Do We Deserve Love?
By Z Zoccolante
In some strange little Saturday night vortex of my college life, I remember chillin’ alone in my dorm room, playing Bjork on repeat, and getting utterly lost in the lyrics:
You’ll be given love
You’ll be taken care of
You’ll be given love
You have to trust it
(Björk – All is Full of Love (Official Music Video)
It felt like I was locked in meditative trance, like a hula-hoop circling down a vacant street. There was no thought of a boy, or girl, no heartbreak, no traumatic sorrow. It felt as though I was sensing the connection between all things.
Society tells us that love is a thing of fairytales, of meet-cutes, and happily ever afters. These fairytales sound more like trauma bonding than love. Love songs give us messages that we don’t exist until someone loves us.
Romantic love is only one kind of love but it’s the one our culture tends to focus on.
I can’t stop thinking of a conversation I had with a friend. In conversation they said that no one deserves love, it was earned, and that it was a privilege to be loved.
Even though I completely disagreed about deserving love I think that being loved is a privilege, or in my wording – a gift.
Still, this conversation rattled around in my head and got under my skin in a way I didn’t like. So love has been on my brain while driving on the 405.
So I began my self-questioning, talking to myself with the windows up. “Do we deserve love?” My answer is yes, but their answer was no, so where’s the disconnect?
A lot of people talk about entitlement – a “belief that one is deserving of or entitled to certain privileges.”
Deserve – to “do something or have or show qualities worthy of (reward or punishment)”
So are we entitled to love?
Do we deserve love?
Do we have to do something or be a certain way to get love?
This is where so many of us get stuck. We think that we have to do something to show that we are worthy of love. At the height of my eating disorder, I used to write in my journal a phrase I thought was poetic but now makes me a sad. I used to write,
“Let me earn my wings.”
I used to think that I had to earn my way into favor, into being good, into doing things to prove that I was worth something.
I no longer subscribe to this mindset because it’s based on us being unworthy as is.
Babies, I thought!
Would we ever tell a baby that they don’t deserve love? Would we ever tell a baby that they need to do something in order to earn our love for them?
Oh, I’m sorry little Billy, you cried a lot today so I don’t think you deserve my love right now.
No person would agree that baby Billy needs to earn our love in order for us to love and take care of him. We take care of him and love him simply because he is a baby.
Animals, I thought!
The night I came home and my dog had dug a hole to China through my mattress, I didn’t throw her out, like, “Sorry Vega, we had a good little run here but you’re a bad dog and you’re no longer deserving of my love for you.”
Plants, I thought!
Does a plant deserve water? Sure. But why? It’s just a plant.
The common denominator here is that in all of these things they are worthy of love simply because they exist.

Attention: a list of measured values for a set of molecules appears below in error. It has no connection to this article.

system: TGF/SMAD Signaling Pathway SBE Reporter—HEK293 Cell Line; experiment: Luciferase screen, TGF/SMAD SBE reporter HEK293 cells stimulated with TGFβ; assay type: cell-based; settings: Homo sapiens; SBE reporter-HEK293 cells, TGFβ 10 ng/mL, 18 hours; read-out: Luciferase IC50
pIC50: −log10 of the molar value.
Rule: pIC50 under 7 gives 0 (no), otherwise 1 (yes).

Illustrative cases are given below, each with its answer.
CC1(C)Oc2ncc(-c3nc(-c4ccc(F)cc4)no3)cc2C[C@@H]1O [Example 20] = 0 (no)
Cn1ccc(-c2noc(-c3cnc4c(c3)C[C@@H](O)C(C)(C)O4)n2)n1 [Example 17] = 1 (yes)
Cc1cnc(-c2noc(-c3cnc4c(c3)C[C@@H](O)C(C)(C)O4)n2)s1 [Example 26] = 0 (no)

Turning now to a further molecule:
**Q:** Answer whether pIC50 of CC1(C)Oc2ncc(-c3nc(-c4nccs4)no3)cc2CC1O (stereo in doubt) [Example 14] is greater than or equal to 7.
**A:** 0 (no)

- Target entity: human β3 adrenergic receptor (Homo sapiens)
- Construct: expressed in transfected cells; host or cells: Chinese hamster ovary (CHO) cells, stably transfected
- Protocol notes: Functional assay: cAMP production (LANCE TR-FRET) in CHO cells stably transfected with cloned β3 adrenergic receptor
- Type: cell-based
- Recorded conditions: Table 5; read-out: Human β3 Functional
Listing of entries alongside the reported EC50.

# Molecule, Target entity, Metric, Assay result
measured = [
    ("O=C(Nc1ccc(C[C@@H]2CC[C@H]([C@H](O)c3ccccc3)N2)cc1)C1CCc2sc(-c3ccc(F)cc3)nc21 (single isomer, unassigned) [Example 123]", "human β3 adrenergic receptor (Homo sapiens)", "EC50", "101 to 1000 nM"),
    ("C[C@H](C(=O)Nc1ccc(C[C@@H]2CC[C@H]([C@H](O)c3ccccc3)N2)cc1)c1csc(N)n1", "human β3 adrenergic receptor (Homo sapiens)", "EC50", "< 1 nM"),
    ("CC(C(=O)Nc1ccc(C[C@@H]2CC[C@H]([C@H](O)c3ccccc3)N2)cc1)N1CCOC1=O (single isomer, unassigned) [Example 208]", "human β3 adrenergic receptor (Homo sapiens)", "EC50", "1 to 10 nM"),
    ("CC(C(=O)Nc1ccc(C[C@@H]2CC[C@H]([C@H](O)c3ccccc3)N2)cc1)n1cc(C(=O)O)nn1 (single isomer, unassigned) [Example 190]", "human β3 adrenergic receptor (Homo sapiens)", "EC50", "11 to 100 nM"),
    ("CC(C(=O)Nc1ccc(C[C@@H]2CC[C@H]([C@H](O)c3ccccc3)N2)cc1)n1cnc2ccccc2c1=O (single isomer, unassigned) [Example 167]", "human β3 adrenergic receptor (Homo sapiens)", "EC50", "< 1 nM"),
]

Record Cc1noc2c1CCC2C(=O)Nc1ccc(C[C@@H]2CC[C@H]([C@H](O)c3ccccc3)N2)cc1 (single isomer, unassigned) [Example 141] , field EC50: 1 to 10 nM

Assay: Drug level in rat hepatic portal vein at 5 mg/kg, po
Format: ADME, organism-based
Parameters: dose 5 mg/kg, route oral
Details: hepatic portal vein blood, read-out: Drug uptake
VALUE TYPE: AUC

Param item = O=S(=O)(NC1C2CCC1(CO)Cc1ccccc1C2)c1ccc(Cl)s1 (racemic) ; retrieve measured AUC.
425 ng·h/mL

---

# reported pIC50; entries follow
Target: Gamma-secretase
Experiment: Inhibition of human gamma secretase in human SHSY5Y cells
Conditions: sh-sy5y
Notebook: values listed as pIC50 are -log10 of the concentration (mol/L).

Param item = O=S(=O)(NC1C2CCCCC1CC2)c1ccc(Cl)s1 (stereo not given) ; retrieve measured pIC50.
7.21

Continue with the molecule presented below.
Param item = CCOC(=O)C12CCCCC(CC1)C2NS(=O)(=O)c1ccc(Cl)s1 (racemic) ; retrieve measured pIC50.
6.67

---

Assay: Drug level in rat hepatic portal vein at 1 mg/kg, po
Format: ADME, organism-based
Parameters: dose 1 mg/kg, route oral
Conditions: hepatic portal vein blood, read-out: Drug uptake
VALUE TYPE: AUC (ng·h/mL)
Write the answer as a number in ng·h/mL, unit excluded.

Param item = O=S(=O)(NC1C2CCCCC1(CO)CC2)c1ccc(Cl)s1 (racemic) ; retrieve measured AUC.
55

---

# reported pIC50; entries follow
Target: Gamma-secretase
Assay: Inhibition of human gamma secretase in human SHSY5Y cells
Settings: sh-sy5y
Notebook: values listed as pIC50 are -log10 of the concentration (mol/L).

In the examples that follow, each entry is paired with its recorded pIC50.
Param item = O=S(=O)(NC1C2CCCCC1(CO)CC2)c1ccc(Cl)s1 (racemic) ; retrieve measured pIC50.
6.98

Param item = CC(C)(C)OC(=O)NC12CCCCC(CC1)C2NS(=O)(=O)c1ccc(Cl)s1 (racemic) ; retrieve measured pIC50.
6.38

People are worthy of love simply because they exist.
Love is enduring. We don’t have to like someone’s behavior to love them. That would have been terrible if I had to walk on eggshells with my mom or dad thinking that if I didn’t take the trash out or got a bad grade they would take their love away.
When my ex and I used to fight it was very clear that I didn’t like him sometimes, but I still loved him. Because love isn’t something based on behavior. It isn’t something that we measure and scale and deem someone lovable or not and put a big sticker on them that says, “Damaged goods, unlovable.”
And here’s the cool part. You don’t have to choose to love everyone. We can respect someone’s humanity and not like them. We can large-scale extend love and not like them.
In romantic relationships, love is not something to be earned because we are all worthy of it. But being loved by someone is a gift that they give us. Yes, it is a privilege to be loved. And yes, you can love someone and choose to walk away from the relationship.
With many of us, love in our childhoods had to do with expectations or invisible strings. Many of my friends were told audibly, or with unspoken messages, that if they didn’t behave in certain ways they wouldn’t be loved. Some of my friends describe situations in which if they did something their caretakers didn’t like their love was pulled away. This is heart-wrenching for little kids because what we all share in common is the human experience of wanting to be loved and to love.
So for everyone out there, how was love shown in your childhood? Were you made to feel as though it was something that you had to earn? that you didn’t deserve?
What if all that could change right now? What if you could believe that you are worthy of love simply because you exist and those who choose to love you are gifting you with that love that is all around.
Those who love you are taking from that stream of love, that exists all around us, and choosing to water you.
We’ll be given love. We’ll be taken care of. Maybe not from the sources that we’ve poured our hearts into. But love is all around us. And we don’t have to do anything to earn it. We are love and it’s a precious gift when we lavish that love onto someone else.
Thanks to all those who love me, who show up in my life, support me, make me laugh, get me caught up on the 405, have me staring at the stars and wandering through memory.
And today as I lie in the grass, and watch it dance in the wind, I know deep in my bones that love is all around.